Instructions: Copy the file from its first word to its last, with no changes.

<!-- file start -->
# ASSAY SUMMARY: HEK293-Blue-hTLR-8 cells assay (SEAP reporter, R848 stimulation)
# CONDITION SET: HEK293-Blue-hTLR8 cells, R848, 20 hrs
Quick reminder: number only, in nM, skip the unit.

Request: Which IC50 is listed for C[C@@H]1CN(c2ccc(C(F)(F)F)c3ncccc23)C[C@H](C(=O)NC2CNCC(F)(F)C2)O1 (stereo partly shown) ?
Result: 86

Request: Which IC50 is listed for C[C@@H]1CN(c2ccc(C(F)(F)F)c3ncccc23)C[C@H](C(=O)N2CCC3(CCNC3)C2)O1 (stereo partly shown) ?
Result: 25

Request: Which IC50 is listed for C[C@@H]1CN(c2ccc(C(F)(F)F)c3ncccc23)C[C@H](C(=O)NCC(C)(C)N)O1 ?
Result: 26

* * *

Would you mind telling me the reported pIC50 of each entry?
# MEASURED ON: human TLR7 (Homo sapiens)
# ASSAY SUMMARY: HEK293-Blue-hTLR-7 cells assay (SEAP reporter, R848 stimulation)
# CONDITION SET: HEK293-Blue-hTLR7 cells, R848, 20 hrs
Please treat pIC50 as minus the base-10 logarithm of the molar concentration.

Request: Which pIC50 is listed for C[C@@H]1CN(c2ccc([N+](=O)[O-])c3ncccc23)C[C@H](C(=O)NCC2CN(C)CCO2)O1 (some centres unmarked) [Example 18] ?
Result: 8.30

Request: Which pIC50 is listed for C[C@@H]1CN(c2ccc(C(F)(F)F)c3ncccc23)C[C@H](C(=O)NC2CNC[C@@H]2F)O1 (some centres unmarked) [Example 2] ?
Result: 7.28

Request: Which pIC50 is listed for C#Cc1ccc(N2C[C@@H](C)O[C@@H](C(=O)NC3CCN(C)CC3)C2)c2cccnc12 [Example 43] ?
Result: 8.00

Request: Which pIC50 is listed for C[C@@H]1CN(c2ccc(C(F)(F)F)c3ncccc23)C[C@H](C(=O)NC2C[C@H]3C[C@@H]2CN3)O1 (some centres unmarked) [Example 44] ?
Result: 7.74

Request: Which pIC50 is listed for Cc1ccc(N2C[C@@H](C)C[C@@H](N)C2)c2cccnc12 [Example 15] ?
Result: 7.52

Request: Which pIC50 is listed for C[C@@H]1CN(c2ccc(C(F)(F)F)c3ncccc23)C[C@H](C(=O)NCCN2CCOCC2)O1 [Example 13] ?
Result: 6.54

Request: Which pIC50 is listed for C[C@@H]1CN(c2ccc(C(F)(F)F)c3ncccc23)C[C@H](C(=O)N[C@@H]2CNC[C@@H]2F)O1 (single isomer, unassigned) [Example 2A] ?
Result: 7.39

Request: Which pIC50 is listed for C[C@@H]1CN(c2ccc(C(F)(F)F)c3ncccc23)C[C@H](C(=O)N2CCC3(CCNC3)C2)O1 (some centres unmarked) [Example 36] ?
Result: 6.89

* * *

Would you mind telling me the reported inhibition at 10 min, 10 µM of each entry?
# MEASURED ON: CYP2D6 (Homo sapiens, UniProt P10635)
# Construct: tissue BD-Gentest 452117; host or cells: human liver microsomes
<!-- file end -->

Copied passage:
# ASSAY SUMMARY: HEK293-Blue-hTLR-8 cells assay (SEAP reporter, R848 stimulation)
# CONDITION SET: HEK293-Blue-hTLR8 cells, R848, 20 hrs
Quick reminder: number only, in nM, skip the unit.

Request: Which IC50 is listed for C[C@@H]1CN(c2ccc(C(F)(F)F)c3ncccc23)C[C@H](C(=O)NC2CNCC(F)(F)C2)O1 (stereo partly shown) ?
Result: 86

Request: Which IC50 is listed for C[C@@H]1CN(c2ccc(C(F)(F)F)c3ncccc23)C[C@H](C(=O)N2CCC3(CCNC3)C2)O1 (stereo partly shown) ?
Result: 25

Request: Which IC50 is listed for C[C@@H]1CN(c2ccc(C(F)(F)F)c3ncccc23)C[C@H](C(=O)NCC(C)(C)N)O1 ?
Result: 26

* * *

Would you mind telling me the reported pIC50 of each entry?
# MEASURED ON: human TLR7 (Homo sapiens)
# ASSAY SUMMARY: HEK293-Blue-hTLR-7 cells assay (SEAP reporter, R848 stimulation)
# CONDITION SET: HEK293-Blue-hTLR7 cells, R848, 20 hrs
Please treat pIC50 as minus the base-10 logarithm of the molar concentration.

Request: Which pIC50 is listed for C[C@@H]1CN(c2ccc([N+](=O)[O-])c3ncccc23)C[C@H](C(=O)NCC2CN(C)CCO2)O1 (some centres unmarked) [Example 18] ?
Result: 8.30

Request: Which pIC50 is listed for C[C@@H]1CN(c2ccc(C(F)(F)F)c3ncccc23)C[C@H](C(=O)NC2CNC[C@@H]2F)O1 (some centres unmarked) [Example 2] ?
Result: 7.28

Request: Which pIC50 is listed for C#Cc1ccc(N2C[C@@H](C)O[C@@H](C(=O)NC3CCN(C)CC3)C2)c2cccnc12 [Example 43] ?
Result: 8.00

Request: Which pIC50 is listed for C[C@@H]1CN(c2ccc(C(F)(F)F)c3ncccc23)C[C@H](C(=O)NC2C[C@H]3C[C@@H]2CN3)O1 (some centres unmarked) [Example 44] ?
Result: 7.74

Request: Which pIC50 is listed for Cc1ccc(N2C[C@@H](C)C[C@@H](N)C2)c2cccnc12 [Example 15] ?
Result: 7.52

Request: Which pIC50 is listed for C[C@@H]1CN(c2ccc(C(F)(F)F)c3ncccc23)C[C@H](C(=O)NCCN2CCOCC2)O1 [Example 13] ?
Result: 6.54

Request: Which pIC50 is listed for C[C@@H]1CN(c2ccc(C(F)(F)F)c3ncccc23)C[C@H](C(=O)N[C@@H]2CNC[C@@H]2F)O1 (single isomer, unassigned) [Example 2A] ?
Result: 7.39

Request: Which pIC50 is listed for C[C@@H]1CN(c2ccc(C(F)(F)F)c3ncccc23)C[C@H](C(=O)N2CCC3(CCNC3)C2)O1 (some centres unmarked) [Example 36] ?
Result: 6.89

* * *

Would you mind telling me the reported inhibition at 10 min, 10 µM of each entry?
# MEASURED ON: CYP2D6 (Homo sapiens, UniProt P10635)
# Construct: tissue BD-Gentest 452117; host or cells: human liver microsomes